The high-end residential complex STORY, situated near the Avtozavodskaya metro station and the former ZIL factory, is delicately inscribed in the contrastive context, while its shape, which combines a regular grid and a stunning “shift” of the main facade, seems to respond to the dramatic history of the place, at the same time, however, allowing for multiple interpretations.
Yards and Towers: the Samara Experiment
The project of “Samara Arena Park”, proposed by Sergey Skuratov, scored second place in the competition. The project is essentially based on experimenting with typology of residential buildings and gallery/corridor-type city blocks combined with towers – as well as on sensitive response to the context and the urge to turn the complex into a full-fledged urban space providing a wide range of functions and experiences.
The Fili Duo
The second phase of the Filicity housing complex, designed by ADM architects, is based on the contrast between a 57-story skyscraper 200 meters high and an 11-story brick house. The high-rise building sets a futuristic vector in Moscow housing architecture.
The Wall and the Tower
The OSA architects have been searching for solutions that could be opposed to the low-rise construction in the center of Khabarovsk, as well as an opportunity to say a new word in the discourse about mass housing.
An Office for Concentrating Ideas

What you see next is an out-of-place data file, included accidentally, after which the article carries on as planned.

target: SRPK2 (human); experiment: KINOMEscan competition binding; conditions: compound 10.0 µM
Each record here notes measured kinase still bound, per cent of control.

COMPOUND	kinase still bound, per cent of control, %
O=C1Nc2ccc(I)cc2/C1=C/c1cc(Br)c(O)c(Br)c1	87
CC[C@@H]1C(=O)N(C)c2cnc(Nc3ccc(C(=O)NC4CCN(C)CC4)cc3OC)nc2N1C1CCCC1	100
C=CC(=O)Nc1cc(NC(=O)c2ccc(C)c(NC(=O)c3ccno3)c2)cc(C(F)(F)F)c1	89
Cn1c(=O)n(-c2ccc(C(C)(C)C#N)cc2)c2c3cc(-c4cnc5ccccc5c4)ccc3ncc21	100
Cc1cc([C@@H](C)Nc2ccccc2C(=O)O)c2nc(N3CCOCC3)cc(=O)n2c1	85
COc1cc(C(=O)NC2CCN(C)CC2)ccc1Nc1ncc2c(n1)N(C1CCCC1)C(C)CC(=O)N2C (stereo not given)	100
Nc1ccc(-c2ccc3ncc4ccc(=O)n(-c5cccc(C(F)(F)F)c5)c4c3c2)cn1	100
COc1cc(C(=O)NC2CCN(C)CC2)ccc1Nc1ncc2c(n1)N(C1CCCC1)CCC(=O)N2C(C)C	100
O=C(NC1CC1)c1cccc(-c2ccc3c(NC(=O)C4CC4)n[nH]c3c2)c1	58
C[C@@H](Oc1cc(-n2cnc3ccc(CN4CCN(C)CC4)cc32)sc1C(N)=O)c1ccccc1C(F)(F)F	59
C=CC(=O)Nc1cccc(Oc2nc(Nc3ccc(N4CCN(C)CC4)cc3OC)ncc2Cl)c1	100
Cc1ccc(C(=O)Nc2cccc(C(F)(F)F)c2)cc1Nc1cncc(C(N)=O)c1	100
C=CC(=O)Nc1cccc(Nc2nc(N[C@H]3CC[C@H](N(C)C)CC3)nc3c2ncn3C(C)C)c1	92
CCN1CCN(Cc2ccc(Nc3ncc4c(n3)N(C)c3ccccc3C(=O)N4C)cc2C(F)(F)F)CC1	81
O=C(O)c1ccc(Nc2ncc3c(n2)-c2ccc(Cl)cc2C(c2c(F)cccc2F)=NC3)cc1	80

T+T Architects have designed an office for a French IT company, where the employees in any point of the premises can discuss with their colleagues new ideas or even write them on the wall.
The Energy Family
The housing complex Symphony 34 will be built in Moscow’s Savelovsky district; it will consist of four towers from 36 to 54 stories high. Each of the towers has an image of its own, but they all are gathered into a single architectural ensemble – a fragment of a new high-rise urban space lying outside the Third Transport Ring.
The Fifth Element
The high-end residential development in the Vsevolozhsky Lane features a combination of expensive stone and metal textures, immersing them into a feast of ornaments. The house looks like a fantasy inspired by the theater of the Art Nouveau and Symbolism era; a kind of oriental fairy tale, which paradoxically allows it to avoid direct stylization and become a reflection of one of the aspects of modern Moscow life.
Springboards and Patios
The central element of the manor house in the village of Antonovka, designed by Roman Leonidov, is the inner yard with pergolas, meant to remind its owner about his vacations in exotic countries. The exposed wooden structures emphasize the soaring diagonals of single-pitched roofs.
Adding Up a Growing City
The housing quarter “1147” is located at the border between the old “Stalin” district in the north and the actively developing territories in the south. Its image responds to a difficult task: the compound brick facades of the neighboring sections are different, their height varying from 9 to 22 floors, and, if we are look from the street, it seems as though the front of the city development, consisting from long narrow elements, is forming some sophisticated array at this very moment in front of our eyes.
Agility of the Modular
In the Discovery housing complex that they designed, ADM architects proposed a modern version of structuralism: the form is based on modular cells, which, smoothly protruding and deepening, make the volumes display a kind of restrained flexibility, differentiated element by element. The lamellar and ledged facades are “stitched” with golden threads – they unite the volumes, emphasizing the textured character of the architectural solution.
Polyphony of a Strict Style